Some Heroes of Hyrule had been able to pick up the discarded wands and use them. Link Third had been able to do it, and Link Fourth--his grandfather. Earlier Heroes had not used the power of the Wizzrobes' wands. Link First he knew had had his own strange powers--the Fire Arrow, for one--and he also remembered something else his grandfather had said. The earliest Heroes had, according to legend, been too pure of heart and too close to Farore to use weapons of evil. It was just a legend--but then he thought of Dark Link and the legendary Master Sword. Dark could not touch it, and Link First could not use the Sword of Tears...

Link flinched at that thought. He had used the Sword of Tears himself, and it was not an experience of which he had been proud. He had nearly killed both Dark and Zelda over the accursed weapon.

Does that mean that the bloodline is weakening? he thought to himself. I know that Dark believes Hylians have dwindled over the years... but I did not believe it until now. We have lost our ancient magic, and we have lost our inner purity.

Would I be able to use the Master Sword?

If the Hero's bloodline was truly growing weaker over the years, it added weight to their quest. Ganon had to be stopped once and for all before the Hylian race lost the power to resist the Evil King. His comment to King Harkinian in Gaelaidh--that sooner or later a Hero would fail to be born at the right time--echoed in his ears with a sense of prescient foreboding. He sighed heavily; he was unaccustomed to such dark and heavy thoughts.

Thoughts of Dark returned his mind to the task at hand. They were walking through a very dim hallway, where pillars of finely carved stone stretched up to heights of feathery blackness. Free-standing torches at odd intervals gave off barely enough light by which to see. Link's eyes ached for a sight of a real blue sky; he did not even know how long they had been down in the mountain. It seemed an age. He glanced back at Sofia and Zelda and was relieved to see them bearing up well. Zelda seemed to have recovered a little of her poise, though her face was still drawn and unhappy. He ached to give her a word or two of comfort, but there might still be monsters nearby and they had to maintain their disguise.

Suddenly he heard voices up ahead. He stopped dead and held up his good hand to the others, warning them to be silent. The three of them waited. Far ahead of them, in the gloom, a pair of bright gold sparks appeared: torches. The croaking, sibilant hiss of Lizalfos voices broke the dusty silence.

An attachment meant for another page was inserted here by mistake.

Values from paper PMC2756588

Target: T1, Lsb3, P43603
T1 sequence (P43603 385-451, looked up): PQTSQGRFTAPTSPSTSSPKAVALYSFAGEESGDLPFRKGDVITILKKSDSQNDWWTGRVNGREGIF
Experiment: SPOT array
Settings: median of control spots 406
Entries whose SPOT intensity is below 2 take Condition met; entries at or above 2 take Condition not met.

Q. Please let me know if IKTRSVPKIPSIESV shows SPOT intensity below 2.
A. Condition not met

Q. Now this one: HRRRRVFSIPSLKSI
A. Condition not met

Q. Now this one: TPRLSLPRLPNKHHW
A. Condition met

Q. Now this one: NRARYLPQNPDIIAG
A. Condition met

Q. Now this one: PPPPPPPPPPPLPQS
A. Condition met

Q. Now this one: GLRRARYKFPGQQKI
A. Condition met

"...told them no good leaving him there, but would they lisssten?"

"What if he diesss?"

"What of it?"

"He wasss one of Ganon's right-hand men. Losing the ssshadow will not pleassse the Evil King."

"He can alwaysss make another one."

"You fool! There can never be an equal--not with the First gone to dussst!"

The torches crossed the hallway and disappeared into the darkness of the other side. "...must warn the Lady..." floated back to them, and then the last echoes of the conversation faded.

"Come on," Link said grimly, breaking into a trot. He had not liked the sound of that exchange. If it was about who he thought it was, they had precious little time to lose. At least they knew that they were close now. The three of them hurried across the rest of the hall and turned into the passage from whence the Lizalfos had come. Zelda pushed ahead, sensing... something. They clattered down a flight of steps and into another passage. A bright light flared at the end of it.

Two Lizalfos guards turned to meet them. "Hey," one began as Link's hood fell back, "you're not--" That was as far as he got; Sofia slammed the end of her Wizzrobe's staff into his skull. The crimson gem shattered and the Lizalfos dropped like a stone. Link got the other with a kick to the stomach, doubling it up on the ground. He kicked it in the head to make sure and the monster went limp.

They were in a large, circular room, the brightest lit they had seen during their entire sojourn in the underground. After so long plodding through the dimness of the tunnels, that warm white radiance hurt their eyes--although it was cheering. Link tossed the Wizzrobe's staff away and rubbed at his eyes, blinking swiftly to try and clear his vision. It took him several seconds to spot the slim body stretched out on the ground in the center of the circle of light.

"Zelda!" he called in alarm. "Here!"

The princess ran to him, and they knelt together beside the body of the ancient shadow, unsure what to do. Dark lay sprawled on his front with his head turned and his ebon hair drifting across his cheek; one slender black hand was outstretched, the other pillowed his head. His eyes were closed. He looked as young as any of them, lying there, innocently sleeping--or so it seemed at first. Link breathed in sharply. "Look," he said, grabbing Zelda's arm.

The pattern of the floor could be seen, faintly, through Dark's hand.

"He is dying," he said quietly. He had not truly understood before--that Dark Link was a creature of magic, an enchantment, nothing more. The chains that held the shadow in physical form could be dissolved. Should he even think of Dark as a living being?

Zelda looked at him with wide blue eyes. "We have to get him out of here, Link--as quickly as we can. It is his only chance."

He nodded, then slipped his good arm under Dark and lifted him up into a sitting position, supporting him as best he could.

Dark opened his eyes, looked at him, then Zelda. A faint, tremulous smile touched the corners of his mouth. "Zelda," he whispered. "I... I would not join her. I waited for you..." His eyes slipped closed again.

They looked at each other. Suddenly Sofia took off her Wizzrobe's cloak and held it out to Zelda. "Wrap him in it," she said harshly. "It might shield him enough to get him out of here. We have done it once before."